Sunday, January 17, 2010

War & Life: Film Reviews of The Hurt Locker and Up in the Air

Tonight was the beginning of the Hollywood award season, and two of the movies that are up for a lot of nominations are The Hurt Locker and Up In The Air.  Both of these movies are united by the fact that they depict real life - the life of our generation that is shaped by wars and economic recession. And both movies don't shy away from showing the horrors of war and recession and the toll that these events take upon us mere humans.

The Hurt Locker takes place in Iraq, circa 2004.  It chronicles the lives of three soldiers who are part of an EOD (explosive ordinance disposal) team - a bomb disposal unit that is called in whenever the infantry encounters a situation in which there might be a possible IED (improvised explosive devices) nearby.  The film is both remarkable and horrific in how you actually feel as if you are in the midst of the situations that the EOD team encounters.  It is as terrible as Saving Private Ryan because as you are watching the movie, you also realize that this is real - this is an event that takes place every single day in the lives of the soldiers.  You watch these men put themselves in impossibly dangerous situations in which they are exposed in every possible way and in which every single person that they encounter could be a possible enemy - someone who wants to blow them up.

That is the scary, horrific part of the film - that the "enemy" is dressed in everyday plain clothes and hiding in buildings with doorways, using oil tankers and cellphones to detonate remote bombs to destroy both soldiers and civilians.  Even in the desert, hiding behind goats, rocks, hills.  Modern guerilla warfare is absolutely terrifying and impossible.  After watching the film it is unbelievable that any semblance of democracy and stability has actually occurred in Iraq.

What is even sadder is watching the scenes of the lead sergeant trying to fit back in at home.  After risking his life multiple times diffusing bombs, he stands in a grocery store cereal aisle dumbfounded and annoyed by all the choices available to him.  He can't fit back in to "life" - it holds no meaning to him anymore.  Even his family isn't enough to make him want to stay.  So he chooses to go back for another tour of duty.

The film is emotionally traumatizing and exposes you to the horrors and impossible difficulties that soldiers face daily in Iraq and Afghanistan. Friends are there one moment, gone the next.  Death is feared and yet unavoidable.  It breaks my heart to know that a whole generation of men and women are experiencing this reality every day.  It is no wonder that they come home with PTSD and find it impossible to live life in America - our mundane reality compared to the highly charged and literal explosive reality of war.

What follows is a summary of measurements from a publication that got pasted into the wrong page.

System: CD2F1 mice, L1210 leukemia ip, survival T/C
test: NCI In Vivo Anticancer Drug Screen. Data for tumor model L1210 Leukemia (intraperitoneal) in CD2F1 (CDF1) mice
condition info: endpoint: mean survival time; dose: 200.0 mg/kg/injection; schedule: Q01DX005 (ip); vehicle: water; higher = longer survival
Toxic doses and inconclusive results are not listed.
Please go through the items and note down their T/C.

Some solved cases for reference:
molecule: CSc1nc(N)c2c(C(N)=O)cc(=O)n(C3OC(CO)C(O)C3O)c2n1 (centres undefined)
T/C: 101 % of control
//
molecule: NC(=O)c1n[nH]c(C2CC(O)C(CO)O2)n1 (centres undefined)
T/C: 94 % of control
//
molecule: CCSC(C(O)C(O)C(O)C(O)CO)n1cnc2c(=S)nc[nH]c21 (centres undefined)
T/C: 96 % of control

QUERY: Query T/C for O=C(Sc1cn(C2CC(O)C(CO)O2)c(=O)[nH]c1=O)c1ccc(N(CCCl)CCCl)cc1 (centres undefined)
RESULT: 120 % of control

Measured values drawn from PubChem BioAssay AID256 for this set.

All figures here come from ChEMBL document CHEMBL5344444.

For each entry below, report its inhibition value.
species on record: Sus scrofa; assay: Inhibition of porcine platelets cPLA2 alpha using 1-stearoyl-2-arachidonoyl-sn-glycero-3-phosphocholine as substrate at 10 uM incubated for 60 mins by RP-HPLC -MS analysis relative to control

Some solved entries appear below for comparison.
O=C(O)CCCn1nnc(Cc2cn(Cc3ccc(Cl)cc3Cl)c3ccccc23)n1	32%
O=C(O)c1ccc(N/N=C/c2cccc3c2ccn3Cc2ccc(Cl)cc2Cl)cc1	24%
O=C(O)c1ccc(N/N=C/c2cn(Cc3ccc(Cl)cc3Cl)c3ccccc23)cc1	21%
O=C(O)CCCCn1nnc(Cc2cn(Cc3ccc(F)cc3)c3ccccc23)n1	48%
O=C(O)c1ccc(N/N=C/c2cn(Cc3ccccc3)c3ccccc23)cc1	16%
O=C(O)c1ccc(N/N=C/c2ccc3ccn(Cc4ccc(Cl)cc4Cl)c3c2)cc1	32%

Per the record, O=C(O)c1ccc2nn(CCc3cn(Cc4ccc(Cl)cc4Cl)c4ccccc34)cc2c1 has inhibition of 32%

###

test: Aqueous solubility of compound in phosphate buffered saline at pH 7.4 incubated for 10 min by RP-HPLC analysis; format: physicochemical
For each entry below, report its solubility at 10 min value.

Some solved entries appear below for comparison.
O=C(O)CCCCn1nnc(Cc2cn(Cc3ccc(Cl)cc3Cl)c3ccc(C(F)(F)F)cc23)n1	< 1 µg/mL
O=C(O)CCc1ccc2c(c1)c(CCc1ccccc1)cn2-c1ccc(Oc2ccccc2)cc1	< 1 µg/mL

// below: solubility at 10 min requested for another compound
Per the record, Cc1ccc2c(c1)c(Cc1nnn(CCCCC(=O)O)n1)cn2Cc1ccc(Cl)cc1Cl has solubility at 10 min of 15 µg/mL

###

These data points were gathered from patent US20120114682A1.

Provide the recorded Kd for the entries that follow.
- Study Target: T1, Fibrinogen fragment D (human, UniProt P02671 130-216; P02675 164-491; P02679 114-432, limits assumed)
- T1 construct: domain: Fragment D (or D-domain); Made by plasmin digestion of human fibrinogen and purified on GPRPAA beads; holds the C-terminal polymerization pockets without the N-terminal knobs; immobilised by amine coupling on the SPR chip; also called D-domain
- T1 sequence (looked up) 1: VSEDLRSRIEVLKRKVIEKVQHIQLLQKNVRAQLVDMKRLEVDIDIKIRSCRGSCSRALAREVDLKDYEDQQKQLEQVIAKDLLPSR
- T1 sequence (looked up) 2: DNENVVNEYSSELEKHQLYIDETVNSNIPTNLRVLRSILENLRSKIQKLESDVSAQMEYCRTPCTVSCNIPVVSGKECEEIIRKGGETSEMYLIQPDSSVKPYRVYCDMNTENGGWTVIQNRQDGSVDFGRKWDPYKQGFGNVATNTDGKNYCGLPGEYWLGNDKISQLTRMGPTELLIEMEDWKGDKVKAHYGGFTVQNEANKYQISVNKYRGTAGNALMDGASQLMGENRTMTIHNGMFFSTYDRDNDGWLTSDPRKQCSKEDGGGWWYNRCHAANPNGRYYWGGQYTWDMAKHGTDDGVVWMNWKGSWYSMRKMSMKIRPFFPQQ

And yet that mundane reality is a difficult and hard road for many right now, as the movie Up in the Air illustrates.  The movie is about a man who's job is to go around to companies and fire people - the companies literally hire him to come and lay off their workers.  The main character, Ryan Bingham, travels all around the country, from city to city, airport to airport, priding himself on how well he does his job and extolling the virtue of his lack of relationships and the ease of his life because of it.  He goes around to hotel conference rooms giving "motivational" speeches talking about an empty backpack - a life free of the burden of relationships and obligations.

This was a hard movie for me to watch.  Having gone through multiple layoffs at my company, it brought back many hard and painful memories of people that I knew and loved being told they no longer had a job.  Even though many of my old coworkers have gone on and found better, more fulfilling jobs, there are still many that haven't.

The ending of the movie also depressed me.  Ryan achieves his main goal in life, and yet finds that it holds no meaning.  When he finally realize that he wants the burden and obligations of relationships, he is rejected and forced to realize that his life has had little meaning.  Standing all alone in an airport, he has no where to go and no one to go to.

In the end, I guess it serves as a reminder to hold on to the relationships that we have in our life, because they are the only things that matter and are real.  Everything else is just an illusion and living a detached life ends up in a meaningless goal, like the one that Ryan achieves.

Both movies are relevant to life in 2010 as they depict the realities that we live with today - one that is a distant reality to the majority of Americans, but for the few that are experiencing the horrors of war, a reality that the majority will never fully understand; and the other, a reality that at least 10% of the population is experiencing and living through, but hopefully are holding as hard and fast to the relationships that they do have to help them get through this time.  It's hard to really recommend either one of them and I don't if you like to escape reality when watching movies.  But if you want to experience a heavy dose of life in the first decade of the 2000s, then watch them.

Have you seen either one of these movies? What's your take? Agree, disagree? Would love to know! Please share your thoughts in the comments section!

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